Seven Stories Press

Works of Radical Imagination

The Tongue's Blood Does Not Run Dry

Algerian Stories

by Assia Djebar

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Translated by Tegan Raleigh

What happens when catastrophe becomes an everyday occurrence? Each of the seven stories in Assia Djebar’s The Tongue's Blood Does Not Run Dry reaches into the void where normal and impossible realities coexist. All the stories were written in 1995 and 1996—a time when, by official accounts, some two hundred thousand Algerians were killed in Islamist assassinations and government army reprisals. Each story grew from a real conversation on the streets of Paris between the author and fellow Algerians about what was happening in their native land.

Contemporary events are joined on the page by classical themes in Arab literature, whether in the form of Berber texts sung by the women of the Mzab or the tales from The Book of One Thousand and One Nights. The Tongue's Blood Does Not Run Dry beautifully explores the conflicting realities of the role of women in the Arab world. With renowned and unparalleled skill, Assia Djebar gives voice to her longing for a world she has put behind her.

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“It is precious, this opportunity to hear these voices.”

“Assia Djebar . . . has given weeping its words and longing its lyrics.”

blog — August 02

Women in Translation: Announcing a Week-Long Sale and a New Bookseller Initiative

Back in June, after we announced a special offer for Pride Month, Eileen Dengler, executive director of the North Atlantic Independent Booksellers Association (NAIBA) reached out to me asking if we could find a way to include booksellers directly in these kinds of initiatives. I was intrigued, and excited. I reached out to our sales team at Penguin Random House, and right away they were excited too. The result, beginning today, is what we hope will be a monthly partnership in which Seven Stories creates special themed collections and PRH offers these titles to booksellers at a special 51% discount for the entire month. Within that span, Seven Stories will also feature these collections for one week at a time online, hopefully building awareness of these titles—beginning today with “Women in Translation” since it is Women in Translation month, and the other, beginning August 15, “For Human Rights, Against War,” featuring a number of our most widely read political titles. We’ll discount these titles online, but only in such a way that booksellers can experiment with matching our discount if they so wish, thanks to the additional trade discount they receive.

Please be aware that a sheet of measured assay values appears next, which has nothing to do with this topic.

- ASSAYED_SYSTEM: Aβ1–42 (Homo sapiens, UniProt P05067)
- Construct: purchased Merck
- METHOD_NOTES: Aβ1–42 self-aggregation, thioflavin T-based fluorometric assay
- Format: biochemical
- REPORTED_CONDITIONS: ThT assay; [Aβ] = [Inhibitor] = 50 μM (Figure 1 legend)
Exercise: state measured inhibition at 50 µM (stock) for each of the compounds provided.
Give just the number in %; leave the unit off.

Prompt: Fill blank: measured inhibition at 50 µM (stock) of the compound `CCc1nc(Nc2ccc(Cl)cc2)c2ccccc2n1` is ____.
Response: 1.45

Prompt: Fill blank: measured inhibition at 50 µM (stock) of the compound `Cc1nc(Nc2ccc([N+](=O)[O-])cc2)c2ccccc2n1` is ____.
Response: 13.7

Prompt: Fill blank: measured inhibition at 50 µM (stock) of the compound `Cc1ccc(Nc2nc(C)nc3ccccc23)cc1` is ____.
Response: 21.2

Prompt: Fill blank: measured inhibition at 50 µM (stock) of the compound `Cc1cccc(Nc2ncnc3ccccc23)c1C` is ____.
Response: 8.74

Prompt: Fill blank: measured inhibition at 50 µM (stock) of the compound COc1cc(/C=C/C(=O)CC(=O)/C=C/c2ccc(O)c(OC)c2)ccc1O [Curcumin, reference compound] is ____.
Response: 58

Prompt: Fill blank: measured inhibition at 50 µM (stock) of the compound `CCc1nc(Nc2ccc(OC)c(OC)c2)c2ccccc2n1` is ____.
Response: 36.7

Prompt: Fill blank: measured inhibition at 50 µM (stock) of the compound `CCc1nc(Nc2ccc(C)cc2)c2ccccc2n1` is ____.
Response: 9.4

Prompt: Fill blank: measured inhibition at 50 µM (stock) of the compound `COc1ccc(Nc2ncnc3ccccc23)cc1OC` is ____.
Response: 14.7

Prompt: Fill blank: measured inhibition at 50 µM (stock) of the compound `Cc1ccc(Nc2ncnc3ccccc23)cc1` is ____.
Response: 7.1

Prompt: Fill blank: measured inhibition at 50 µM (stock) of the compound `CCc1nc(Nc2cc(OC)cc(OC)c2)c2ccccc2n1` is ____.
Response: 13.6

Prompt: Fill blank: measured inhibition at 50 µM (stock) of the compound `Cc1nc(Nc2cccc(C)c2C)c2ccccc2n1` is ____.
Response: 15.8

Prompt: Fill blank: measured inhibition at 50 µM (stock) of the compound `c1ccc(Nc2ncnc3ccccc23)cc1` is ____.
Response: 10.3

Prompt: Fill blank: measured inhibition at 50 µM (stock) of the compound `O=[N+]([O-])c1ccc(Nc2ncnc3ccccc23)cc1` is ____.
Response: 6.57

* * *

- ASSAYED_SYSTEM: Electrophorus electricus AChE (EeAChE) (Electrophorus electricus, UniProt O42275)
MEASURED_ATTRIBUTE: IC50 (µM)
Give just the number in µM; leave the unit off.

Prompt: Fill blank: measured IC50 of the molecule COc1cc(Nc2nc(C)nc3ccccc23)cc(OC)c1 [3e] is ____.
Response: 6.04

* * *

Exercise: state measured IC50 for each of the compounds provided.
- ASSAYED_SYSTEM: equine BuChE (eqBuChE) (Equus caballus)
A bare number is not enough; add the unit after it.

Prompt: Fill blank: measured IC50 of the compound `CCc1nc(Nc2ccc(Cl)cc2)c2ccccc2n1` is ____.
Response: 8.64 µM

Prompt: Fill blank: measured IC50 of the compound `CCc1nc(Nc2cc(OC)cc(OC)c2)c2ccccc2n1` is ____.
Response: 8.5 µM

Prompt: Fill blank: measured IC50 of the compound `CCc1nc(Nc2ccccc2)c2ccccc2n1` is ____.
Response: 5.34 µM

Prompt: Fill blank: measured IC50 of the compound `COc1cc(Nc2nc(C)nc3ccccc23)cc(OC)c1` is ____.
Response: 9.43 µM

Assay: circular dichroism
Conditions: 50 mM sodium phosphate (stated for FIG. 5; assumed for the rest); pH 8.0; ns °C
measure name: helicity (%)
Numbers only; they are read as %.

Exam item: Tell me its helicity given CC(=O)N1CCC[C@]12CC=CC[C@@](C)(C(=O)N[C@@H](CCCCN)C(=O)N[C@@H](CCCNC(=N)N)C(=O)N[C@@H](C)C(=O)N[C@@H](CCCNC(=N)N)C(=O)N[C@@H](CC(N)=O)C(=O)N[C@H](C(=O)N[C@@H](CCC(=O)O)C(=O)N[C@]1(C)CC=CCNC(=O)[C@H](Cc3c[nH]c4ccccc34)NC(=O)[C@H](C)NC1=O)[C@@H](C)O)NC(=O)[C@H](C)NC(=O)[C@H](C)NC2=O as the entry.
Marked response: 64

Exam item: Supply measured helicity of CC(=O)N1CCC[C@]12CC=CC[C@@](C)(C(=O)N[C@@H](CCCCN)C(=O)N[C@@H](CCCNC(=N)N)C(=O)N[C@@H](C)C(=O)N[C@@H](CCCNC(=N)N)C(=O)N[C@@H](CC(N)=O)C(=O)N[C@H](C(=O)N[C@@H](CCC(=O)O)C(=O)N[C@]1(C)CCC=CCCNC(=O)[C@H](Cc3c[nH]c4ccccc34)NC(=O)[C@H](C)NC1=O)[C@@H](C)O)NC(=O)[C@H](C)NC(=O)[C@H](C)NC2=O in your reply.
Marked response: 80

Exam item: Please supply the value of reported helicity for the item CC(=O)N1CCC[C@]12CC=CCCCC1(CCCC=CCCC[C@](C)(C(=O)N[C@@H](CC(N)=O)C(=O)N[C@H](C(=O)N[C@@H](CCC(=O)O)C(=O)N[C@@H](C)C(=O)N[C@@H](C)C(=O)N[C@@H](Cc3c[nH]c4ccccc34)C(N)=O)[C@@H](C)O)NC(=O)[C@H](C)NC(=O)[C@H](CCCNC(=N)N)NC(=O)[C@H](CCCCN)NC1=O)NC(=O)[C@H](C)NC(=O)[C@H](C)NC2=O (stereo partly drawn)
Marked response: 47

We don’t know if this is exactly the right model. What we know is that a lot about it feels right, and we’ll keep experimenting until we find the model that is right for booksellers and publishers alike. If we can do that, then others will follow us.

If you have a local independent bookstore, shop there before you shop on our site, and remember that we provide a free e-book of every book that you buy from us online. If you buy one of the books from the collection at an independent bookstore, email a picture of your receipt to sevenstories@sevenstories.com to get a free e-book and updates from Seven Stories.

—Dan Simon, Publisher
Seven Stories Press

Here are the seven award-winning titles from our Women in Translation series, all at 35% off through August 8th. Free shipping within the U.S.!